Heidi and I still live by faith, as always, but now our faith must embrace the needs of vastly more people and even more crises. We are united in faith, of course, with the many thousands of believers all over the world who labor with us in this work of the Lord. We can only be an example of one couple, and Iris can only serve as one example of a mission organization. But we are not defeated, discouraged or desperate! Ha! Our lives and ministry are motivated by the extreme joy of giving; pouring out our lives; imparting to others; seeking not support itself, but that which increases to the accounts of those who give. We cannot lose! We have an indestructible inheritance waiting for us! We welcome the joy given by the Holy Spirit! We have found our God and Perfect Savior!
To encourage us all, I include here an excerpt from our newsletter written March 7, 2000, when some of the worst flooding in recorded human history hit Mozambique. We have been here before, and we have seen over the years since what God brought out of that fiercely trying time:
What has happened to Mozambique, this country where we live and work and have come to know so well, is almost unbelievable to us. What started off as a three-day rainstorm early this month has turned into a natural disaster that has required the largest humanitarian aid mobilization that Africa has ever seen. It is likely that tens of thousands of human corpses will be uncovered when the flood waters subside. Southern Mozambique is one huge flood plain draining the highlands of South Africa and Zimbabwe, and there was no escape for whole towns and villages, many still beyond the range of rescue helicopters.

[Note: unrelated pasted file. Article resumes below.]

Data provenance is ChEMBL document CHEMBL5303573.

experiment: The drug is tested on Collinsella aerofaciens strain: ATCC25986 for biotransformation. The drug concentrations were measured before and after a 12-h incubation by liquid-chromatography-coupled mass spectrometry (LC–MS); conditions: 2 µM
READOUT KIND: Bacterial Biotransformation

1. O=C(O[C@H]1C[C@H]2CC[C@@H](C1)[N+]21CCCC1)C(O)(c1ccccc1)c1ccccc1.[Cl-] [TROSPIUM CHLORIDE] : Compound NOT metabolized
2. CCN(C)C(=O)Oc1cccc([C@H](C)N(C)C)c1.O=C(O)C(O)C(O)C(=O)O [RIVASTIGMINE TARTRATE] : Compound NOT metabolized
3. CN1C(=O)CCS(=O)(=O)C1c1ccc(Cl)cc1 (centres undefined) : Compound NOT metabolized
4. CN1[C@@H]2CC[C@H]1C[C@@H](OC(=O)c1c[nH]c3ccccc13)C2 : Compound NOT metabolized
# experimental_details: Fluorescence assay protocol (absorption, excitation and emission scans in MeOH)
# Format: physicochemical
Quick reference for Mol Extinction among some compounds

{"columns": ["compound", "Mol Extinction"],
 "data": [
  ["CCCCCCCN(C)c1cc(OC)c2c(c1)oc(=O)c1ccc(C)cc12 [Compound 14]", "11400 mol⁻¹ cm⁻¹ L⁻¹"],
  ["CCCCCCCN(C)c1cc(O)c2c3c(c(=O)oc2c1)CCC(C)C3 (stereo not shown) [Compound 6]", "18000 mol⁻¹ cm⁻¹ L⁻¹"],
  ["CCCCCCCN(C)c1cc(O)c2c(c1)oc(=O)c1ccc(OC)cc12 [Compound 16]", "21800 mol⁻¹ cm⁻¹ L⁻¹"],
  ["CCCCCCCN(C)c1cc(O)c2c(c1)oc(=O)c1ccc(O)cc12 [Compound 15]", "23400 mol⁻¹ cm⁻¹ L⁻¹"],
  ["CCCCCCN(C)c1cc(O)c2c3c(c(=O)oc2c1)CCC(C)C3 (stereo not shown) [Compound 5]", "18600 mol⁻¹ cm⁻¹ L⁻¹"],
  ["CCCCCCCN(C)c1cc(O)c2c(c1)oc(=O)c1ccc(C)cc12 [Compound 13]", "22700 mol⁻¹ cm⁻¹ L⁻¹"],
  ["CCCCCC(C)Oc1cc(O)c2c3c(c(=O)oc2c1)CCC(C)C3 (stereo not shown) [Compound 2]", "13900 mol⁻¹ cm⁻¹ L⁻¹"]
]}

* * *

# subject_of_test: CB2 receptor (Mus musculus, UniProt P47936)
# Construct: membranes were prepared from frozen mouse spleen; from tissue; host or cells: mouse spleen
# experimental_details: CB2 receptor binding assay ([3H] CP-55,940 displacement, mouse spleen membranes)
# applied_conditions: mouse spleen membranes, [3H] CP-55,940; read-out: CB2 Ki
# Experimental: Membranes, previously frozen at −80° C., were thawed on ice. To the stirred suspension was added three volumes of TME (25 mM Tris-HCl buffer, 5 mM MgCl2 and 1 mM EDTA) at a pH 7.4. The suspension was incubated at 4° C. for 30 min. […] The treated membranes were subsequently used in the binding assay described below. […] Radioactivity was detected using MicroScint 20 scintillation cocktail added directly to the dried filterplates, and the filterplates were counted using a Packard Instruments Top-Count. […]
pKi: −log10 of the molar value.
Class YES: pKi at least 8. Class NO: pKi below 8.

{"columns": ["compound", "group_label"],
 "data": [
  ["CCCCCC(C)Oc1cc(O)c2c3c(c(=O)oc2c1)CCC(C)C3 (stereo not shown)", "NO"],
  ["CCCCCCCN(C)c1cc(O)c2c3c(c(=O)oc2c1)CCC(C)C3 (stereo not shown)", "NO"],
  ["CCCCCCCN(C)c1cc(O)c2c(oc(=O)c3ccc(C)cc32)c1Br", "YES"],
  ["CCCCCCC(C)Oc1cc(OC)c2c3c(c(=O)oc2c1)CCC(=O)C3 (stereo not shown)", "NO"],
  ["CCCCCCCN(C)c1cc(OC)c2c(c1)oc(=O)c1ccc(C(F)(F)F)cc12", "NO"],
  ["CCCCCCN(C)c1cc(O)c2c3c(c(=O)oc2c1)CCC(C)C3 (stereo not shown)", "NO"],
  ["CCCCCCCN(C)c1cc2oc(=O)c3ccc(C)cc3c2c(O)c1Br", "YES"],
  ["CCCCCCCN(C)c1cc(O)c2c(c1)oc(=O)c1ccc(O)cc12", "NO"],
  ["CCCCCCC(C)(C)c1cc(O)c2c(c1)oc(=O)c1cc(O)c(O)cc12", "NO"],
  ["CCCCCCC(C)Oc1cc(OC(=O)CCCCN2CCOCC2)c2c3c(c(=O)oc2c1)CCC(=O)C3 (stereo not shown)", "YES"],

Mothers struggling in neck-deep currents drowned their own babies in their back slings. Stranded communities are reduced to eating the decayed flesh of dead cows, and children are even roasting rats. Upper-story roofs in Xai-Xai have collapsed under the weight of so many desperate survivors. The stench in the streets from sewage and animal carcasses is terrible. Severe malnutrition is setting in among young children. Clean water is nearly impossible to find, even for rescue crews. Refugees have been seen urinating in and drinking out of the same pools of water. Malaria victims lie motionless in the dirt with high fevers. Twenty-six camps with almost no facilities or provisions are trying to care for 250,000 people.